Optimising skin integrity and treating skin problems

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The skin is the largest organ of the body and vulnerable to the physiological changes that occur as a result of the dying process. 

Skin changes at the end of life are the result of reduced skin and soft tissue blood perfusion, a decreased resistance to external pressure and the skin’s reduced ability to remove metabolic waste. These changes can, but may not, manifest as wounds or ulcers. In the following we consider skin failure and pressure ulcers as separate but related issues.


Skin integrity describes the skin’s capacity to stay intact and act as a barrier to organisms and toxins, help regulate body temperature, and provide sensory input.

Skin failure describes the state of compromised skin integrity where the skin as an organ fails. Skin failure increases the risk for pressure and/or shear-related injury and is often an indicator of other body system failures.

Pressure injury (pressure ulcer) is a localised injury to the skin and/or underlying tissue usually over a bony prominence, as a result of pressure, or pressure in combination with shear and/or friction; the blood supply is restricted and the skin becomes necrotic.

Kennedy terminal ulcers (KTU) are wounds that suddenly develop over bony prominences in the days preceding death. These ulcers are typically in the sacro-coccyx area; have a butterfly or pear shape with irregular borders; are purple, red, blue, or black colour (often variegated).

Trombley-Brennan terminal tissue injury (TB-TTI) is a unique, irreversible phenomenon associated with end-of-life organ failure and can be predictive of impending death (commonly within 3 days). It presents as a pink, purple, or maroon discoloration of the skin. The skin remains intact.

KTUs and TB-TTIs are skin injuries that occur in the pre-active or active phases of dying and are considered terminal injuries.

For more on wound development with advanced cancer see the section on malignant wounds.

What you can do?

Nurses have an important role in recognising, assessing, and managing symptoms related to skin care. As skin changes are easily noticed, they may be of concern to the person and their family. Nurses can also help with sensitive and culturally appropriate education and support.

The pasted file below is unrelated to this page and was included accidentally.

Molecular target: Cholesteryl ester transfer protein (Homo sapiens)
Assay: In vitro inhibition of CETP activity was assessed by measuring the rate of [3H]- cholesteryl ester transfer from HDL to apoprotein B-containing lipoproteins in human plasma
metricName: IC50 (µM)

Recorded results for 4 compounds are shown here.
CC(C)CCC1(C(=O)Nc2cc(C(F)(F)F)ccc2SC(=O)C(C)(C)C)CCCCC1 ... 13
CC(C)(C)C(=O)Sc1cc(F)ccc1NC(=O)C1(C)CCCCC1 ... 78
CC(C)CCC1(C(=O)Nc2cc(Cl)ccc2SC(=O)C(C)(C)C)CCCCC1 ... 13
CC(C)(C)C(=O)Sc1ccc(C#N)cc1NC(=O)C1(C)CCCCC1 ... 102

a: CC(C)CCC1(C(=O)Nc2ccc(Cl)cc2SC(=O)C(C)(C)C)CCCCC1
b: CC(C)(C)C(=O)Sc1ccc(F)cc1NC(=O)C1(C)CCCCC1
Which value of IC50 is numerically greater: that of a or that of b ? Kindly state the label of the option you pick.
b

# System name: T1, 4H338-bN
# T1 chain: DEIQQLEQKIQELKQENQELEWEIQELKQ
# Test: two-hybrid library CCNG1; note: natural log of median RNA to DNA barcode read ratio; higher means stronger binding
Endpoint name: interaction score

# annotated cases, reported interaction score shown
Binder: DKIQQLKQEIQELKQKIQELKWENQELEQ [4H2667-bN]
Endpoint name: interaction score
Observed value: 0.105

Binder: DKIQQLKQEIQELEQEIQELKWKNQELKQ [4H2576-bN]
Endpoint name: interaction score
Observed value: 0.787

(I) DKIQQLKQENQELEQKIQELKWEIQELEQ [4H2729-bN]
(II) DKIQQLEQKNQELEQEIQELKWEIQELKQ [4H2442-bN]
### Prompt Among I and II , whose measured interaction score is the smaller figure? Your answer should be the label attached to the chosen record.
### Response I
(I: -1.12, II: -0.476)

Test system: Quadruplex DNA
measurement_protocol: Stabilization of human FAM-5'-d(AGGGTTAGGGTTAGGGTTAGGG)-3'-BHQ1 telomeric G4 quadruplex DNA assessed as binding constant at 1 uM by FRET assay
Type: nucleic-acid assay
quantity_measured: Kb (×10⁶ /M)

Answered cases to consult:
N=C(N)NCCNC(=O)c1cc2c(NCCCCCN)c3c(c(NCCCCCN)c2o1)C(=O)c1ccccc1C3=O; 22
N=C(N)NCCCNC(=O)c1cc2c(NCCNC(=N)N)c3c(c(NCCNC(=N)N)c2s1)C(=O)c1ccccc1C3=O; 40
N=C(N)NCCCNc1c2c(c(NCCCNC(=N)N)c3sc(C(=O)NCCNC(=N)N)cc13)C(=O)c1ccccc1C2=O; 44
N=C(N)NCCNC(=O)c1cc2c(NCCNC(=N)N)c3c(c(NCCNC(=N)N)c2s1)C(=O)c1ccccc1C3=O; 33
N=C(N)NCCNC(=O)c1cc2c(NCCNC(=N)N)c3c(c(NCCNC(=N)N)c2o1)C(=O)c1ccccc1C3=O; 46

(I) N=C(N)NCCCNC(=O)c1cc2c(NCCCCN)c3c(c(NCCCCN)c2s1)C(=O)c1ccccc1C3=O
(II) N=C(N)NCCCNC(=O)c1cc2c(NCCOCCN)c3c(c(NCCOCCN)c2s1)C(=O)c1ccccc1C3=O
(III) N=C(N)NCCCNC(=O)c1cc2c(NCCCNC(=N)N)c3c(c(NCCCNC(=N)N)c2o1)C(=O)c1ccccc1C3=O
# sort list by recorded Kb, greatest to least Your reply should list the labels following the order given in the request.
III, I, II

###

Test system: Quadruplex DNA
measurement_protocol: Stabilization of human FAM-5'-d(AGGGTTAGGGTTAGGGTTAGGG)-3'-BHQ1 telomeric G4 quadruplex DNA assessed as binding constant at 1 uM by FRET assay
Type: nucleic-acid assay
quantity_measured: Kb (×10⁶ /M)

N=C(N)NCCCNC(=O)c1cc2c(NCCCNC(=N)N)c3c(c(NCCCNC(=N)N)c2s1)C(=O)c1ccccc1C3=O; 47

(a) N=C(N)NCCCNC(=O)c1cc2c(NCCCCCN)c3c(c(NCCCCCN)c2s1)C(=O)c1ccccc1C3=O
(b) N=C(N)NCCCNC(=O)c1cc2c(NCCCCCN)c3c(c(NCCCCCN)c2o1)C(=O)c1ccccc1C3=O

Risk factors, symptoms, and signs associated with skin changes at the end of life include loss of appetite, weight loss, cachexia and wasting, low haemoglobin, and dehydration.

Physiological changes that occur as part of the dying process may affect the skin and soft tissues and be observable as changes in skin colour, elasticity, or integrity or as symptoms such as localised pain.

Pruritis (skin itchiness) may also develop as an adverse reaction to opioid medicines, or as a symptom of cancer or end stage liver or kidney disease.

Ageing, smoking, diabetes, peripheral neuropathy, COPD, kidney disease, anaemia and other vascular conditions all lead to decreased circulation, increasing risk for skin breakdown. In advanced disease this can lead to skin damage and wounds including:

  • pressure ulcers
  • moisture lesions
  • skin tears
  • dry irritated skin
  • malignant fungating wounds
  • fistulae
  • blistering skin conditions.

Care of the skin is primarily prevention of injury and monitoring for changes that accompany advanced illness. Management of a skin issue will depend on what it is and the likelihood for it to heal.

Pressure ulcers can be caused by lying or sitting for long periods of time without changing position. In palliative care patients, pressure ulcers can develop very easily and quickly and once present, they are difficult to heal. It is important to understand that in the terminal phase of illness, despite the best care, it may be difficult to prevent the development of a pressure ulcer.

Nurses should regularly check the skin when the following risk factors associated with skin breakdown and pressure ulceration are present:

  • muscle weakness and inability to move independently
  • loss of loss of appetite, weight loss, cachexia (severe wasting), dehydration
  • dementia
  • loss of skin integrity due to incontinence, skin tears, body fluids/exudate, and equipment and devices, such as intravenous cannulas, lifting or standing equipment
  • reduced immunity that increases the risk of infection
  • a history of pressure ulcers
  • diabetes, heavy smoker or circulation problems
  • loss of sensation in the skin due to illness or medication.

When assessing skin look for:

  • a discoloured area that does not fade when gentle pressure is applied – either press the side of a clear glass firmly against the skin to see the colour of the skin or press gently with a finger for three seconds then release
  • red patches for people with white skin and purple or blue patches for people with dark skin